Lloyd Price musical takes a deep dive into life, career of hitmaker behind ‘Lawdy Miss Clawdy,’ ‘Personality’

Known as “Mr. Personality” after his hit song, Price, born in 1933, was a prolific songwriter and gifted singer.

SHARE Lloyd Price musical takes a deep dive into life, career of hitmaker behind ‘Lawdy Miss Clawdy,’ ‘Personality’
Donnie Hammond, Charlotte McKinley, Saint Aubyn, Lizzie Mason and Desiree Murphy in the People’s Light production of “Personality: The Lloyd Price Musical” © Mark Garvin 250

Donnie Hammond (from left), Charlotte McKinley, Saint Aubyn, Lizzie Mason and Desiree Murphy in the People’s Light production of “Personality: The Lloyd Price Musical.”

© Mark Garvin 250

When novice songwriter and singer Lloyd Price went into a New Orleans recording studio for the first time in the early ‘50s to record “Lawdy Miss Clawdy,” which would become his first hit song, he had no idea what to expect. In fact, still in his teens, he’d never even been to New Orleans even though he grew up just outside the city in Kenner, Louisiana.

It’s just one of stories told in “Personality: The Lloyd Price Musical,” a new musical-bio that unspools the many significant experiences of Price’s long, successful career in the music industry and beyond.

Price, who was inducted into the Rock & Roll Hall of Fame in 1998, is perhaps most recognized as the pop star with a soulful sound who wrote and recorded hit songs that heralded the early beginnings of rock ‘n’ roll, including the aforementioned tune as well as “Stagger Lee” and “Personality,” all Top 10 hits in the 1950s. But dig deeper and Price’s story becomes even more profound.

lloyd price musical

‘Personality: The Lloyd Price Musical’

When: June 2-Sept. 3

Where: Studebaker Theater, Fine Arts Building, 410 S. Michigan

Tickets: $45+

Info: personalitymusical.com

The show’s book writer B. Jeffrey Madoff became acquainted with Price while making a short documentary about the performer. They became good friends and Madoff realized, after nearly 20 hours of interviewing Price, that his was an incredible story worthy of a larger audience.

“Lloyd had such a great presence and a great catalog,” says Madoff. “But also there was an important story to tell in terms of dealing with issues of race, popular culture and the birth of rock ‘n’ roll.”

“Personality” debuted last year at People’s Light, a theater in the Philadelphia suburbs. Returning to the show from that run to lead the large Chicago cast are Broadway veterans Saint Aubyn (“Ain’t Too Proud: The Life and Times of The Temptations”) as Price, and Stanley Wayne Mathis (“Jelly’s Last Jam,”) as Harold Logan, Price’s longtime promoter, collaborator and business partner. Another Broadway veteran, Sheldon Epps (“Blues in the Night”) directs.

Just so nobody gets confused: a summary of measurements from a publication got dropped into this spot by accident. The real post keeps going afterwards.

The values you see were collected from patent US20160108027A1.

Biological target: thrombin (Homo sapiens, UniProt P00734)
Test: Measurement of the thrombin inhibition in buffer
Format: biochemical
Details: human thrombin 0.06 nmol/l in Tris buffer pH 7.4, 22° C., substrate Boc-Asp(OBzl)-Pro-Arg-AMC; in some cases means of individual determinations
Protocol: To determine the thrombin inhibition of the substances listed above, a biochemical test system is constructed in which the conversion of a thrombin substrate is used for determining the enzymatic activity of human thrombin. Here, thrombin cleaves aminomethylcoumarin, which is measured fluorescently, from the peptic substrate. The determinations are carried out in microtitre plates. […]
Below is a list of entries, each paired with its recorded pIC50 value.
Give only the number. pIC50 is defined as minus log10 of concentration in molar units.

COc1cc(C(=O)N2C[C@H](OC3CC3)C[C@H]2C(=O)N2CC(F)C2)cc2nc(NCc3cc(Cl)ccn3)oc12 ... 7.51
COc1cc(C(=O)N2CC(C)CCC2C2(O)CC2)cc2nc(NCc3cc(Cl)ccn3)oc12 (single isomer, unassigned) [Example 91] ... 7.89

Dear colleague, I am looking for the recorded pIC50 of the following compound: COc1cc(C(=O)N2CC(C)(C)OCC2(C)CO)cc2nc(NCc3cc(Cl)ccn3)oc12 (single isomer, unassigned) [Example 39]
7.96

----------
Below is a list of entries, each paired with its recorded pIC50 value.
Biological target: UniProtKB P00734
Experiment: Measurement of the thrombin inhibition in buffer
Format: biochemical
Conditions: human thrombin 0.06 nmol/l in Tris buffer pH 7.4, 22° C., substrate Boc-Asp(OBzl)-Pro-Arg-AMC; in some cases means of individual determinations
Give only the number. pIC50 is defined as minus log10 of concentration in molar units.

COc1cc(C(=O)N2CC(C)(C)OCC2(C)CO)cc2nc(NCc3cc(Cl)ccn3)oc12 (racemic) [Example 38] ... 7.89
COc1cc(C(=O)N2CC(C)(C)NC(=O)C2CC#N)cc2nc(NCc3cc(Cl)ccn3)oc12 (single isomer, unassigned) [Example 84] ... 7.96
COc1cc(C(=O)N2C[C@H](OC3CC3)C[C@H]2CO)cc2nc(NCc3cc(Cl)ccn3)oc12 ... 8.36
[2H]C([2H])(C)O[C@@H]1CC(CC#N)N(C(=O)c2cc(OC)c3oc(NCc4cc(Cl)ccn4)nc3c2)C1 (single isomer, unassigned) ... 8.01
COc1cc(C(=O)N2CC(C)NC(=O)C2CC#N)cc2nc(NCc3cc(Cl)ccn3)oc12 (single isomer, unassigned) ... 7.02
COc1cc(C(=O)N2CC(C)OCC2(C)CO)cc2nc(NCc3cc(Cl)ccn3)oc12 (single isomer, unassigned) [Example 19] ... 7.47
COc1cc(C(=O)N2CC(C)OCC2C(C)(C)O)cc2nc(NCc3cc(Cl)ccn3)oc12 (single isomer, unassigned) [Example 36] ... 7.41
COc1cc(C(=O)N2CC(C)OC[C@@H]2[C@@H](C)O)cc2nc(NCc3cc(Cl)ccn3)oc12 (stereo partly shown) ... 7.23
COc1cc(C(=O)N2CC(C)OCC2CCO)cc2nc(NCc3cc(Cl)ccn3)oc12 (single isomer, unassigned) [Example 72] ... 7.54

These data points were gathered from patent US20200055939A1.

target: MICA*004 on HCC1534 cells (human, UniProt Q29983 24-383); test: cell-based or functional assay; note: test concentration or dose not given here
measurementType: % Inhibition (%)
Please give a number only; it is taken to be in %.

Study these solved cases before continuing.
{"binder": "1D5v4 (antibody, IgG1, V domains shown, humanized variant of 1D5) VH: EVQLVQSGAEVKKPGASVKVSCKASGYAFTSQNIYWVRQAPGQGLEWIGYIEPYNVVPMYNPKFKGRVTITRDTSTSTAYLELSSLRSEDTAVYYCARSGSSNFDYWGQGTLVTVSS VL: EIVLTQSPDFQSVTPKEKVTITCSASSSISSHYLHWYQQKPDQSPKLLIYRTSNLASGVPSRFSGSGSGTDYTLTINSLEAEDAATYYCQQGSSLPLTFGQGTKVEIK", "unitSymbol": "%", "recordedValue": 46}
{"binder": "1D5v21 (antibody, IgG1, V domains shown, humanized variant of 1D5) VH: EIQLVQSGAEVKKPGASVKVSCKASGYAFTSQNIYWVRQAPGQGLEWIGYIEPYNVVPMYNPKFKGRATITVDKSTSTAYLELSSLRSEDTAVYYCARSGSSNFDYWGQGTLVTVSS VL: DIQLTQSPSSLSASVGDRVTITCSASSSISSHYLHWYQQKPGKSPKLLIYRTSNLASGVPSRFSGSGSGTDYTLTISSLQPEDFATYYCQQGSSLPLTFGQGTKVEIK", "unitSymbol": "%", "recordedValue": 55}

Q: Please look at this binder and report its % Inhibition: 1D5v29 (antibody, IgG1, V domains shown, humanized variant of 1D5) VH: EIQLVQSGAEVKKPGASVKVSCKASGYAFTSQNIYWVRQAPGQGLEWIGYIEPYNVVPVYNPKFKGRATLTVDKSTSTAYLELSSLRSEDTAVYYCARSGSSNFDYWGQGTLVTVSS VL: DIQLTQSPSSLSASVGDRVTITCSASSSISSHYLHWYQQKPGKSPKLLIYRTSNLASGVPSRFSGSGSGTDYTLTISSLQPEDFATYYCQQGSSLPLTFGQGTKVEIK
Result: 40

Known as “Mr. Personality” after his hit song, Price, born in 1933, was a prolific songwriter and gifted singer. He went from digging trenches for septic tanks with his father to national stardom in a short eight months, shattering color lines in music along the way and becoming the first teenager to sell over a million records. However, while the musical covers these triumphs it also focuses on the challenges Price faced, says Madoff.

“Lloyd never allowed himself to be a victim. He always figured out ways over under around or through the obstacles he had to deal with,” Madoff says. “In that way, it’s a truly American story, and I think it’s very important to honor the truths of his story.”

In addition to his storied recording career, Price also was a visionary businessman always intent on reinventing himself. He founded or co-founded several record companies; opened the New York nightclub Birdland along with Hogan; created a food line specializing in Southern foods; and helped promote the Muhammad Ali-George Foreman boxing match in Kinshasa, Zaire, in 1974, along with the accompanying concert featuring James Brown and B.B. King.

Madoff first created the show’s book and then, with Price’s help, chose the songs. The hits are here but so are many other songs from deep within Price’s catalog. (As well as songs from Sister Rosetta Tharpe, Little Richard and Erma Franklin, whose characters all make appearances in the show.)

“I didn’t want this to be a thin excuse to string together a bunch of hits. I wanted the story to be first,” Madoff recalls, adding, “I was sure I could find the songs to fit his story because there was a certain chronology to his music that also made dramatic sense. The songs you hear are actually a timeline of the things he experienced in his life.”

Aubyn says he loves everything about the music: “The arrangements, the lyrics, the vocal capability” and he wanted to make sure “to honor the originals and honor Lloyd Price in terms of the music but also to bring my own flair to it.”

Adds Madoff: “Aside from the singing and dancing, the Lloyd character has to have charisma and that’s something you can’t direct. In the rehearsal room, watching Saint become that character, constantly peeling back the layers, was amazing.”

Price saw a run-through of “Personality” before his death in 2021.

“At the finale, I looked over at him and tears were streaming down his face,” Madoff says. “He was overcome with emotion and said, ‘I just saw my whole life unfold in front of me.’

“I’m so grateful he was able to see it and that it had an impact on him.”


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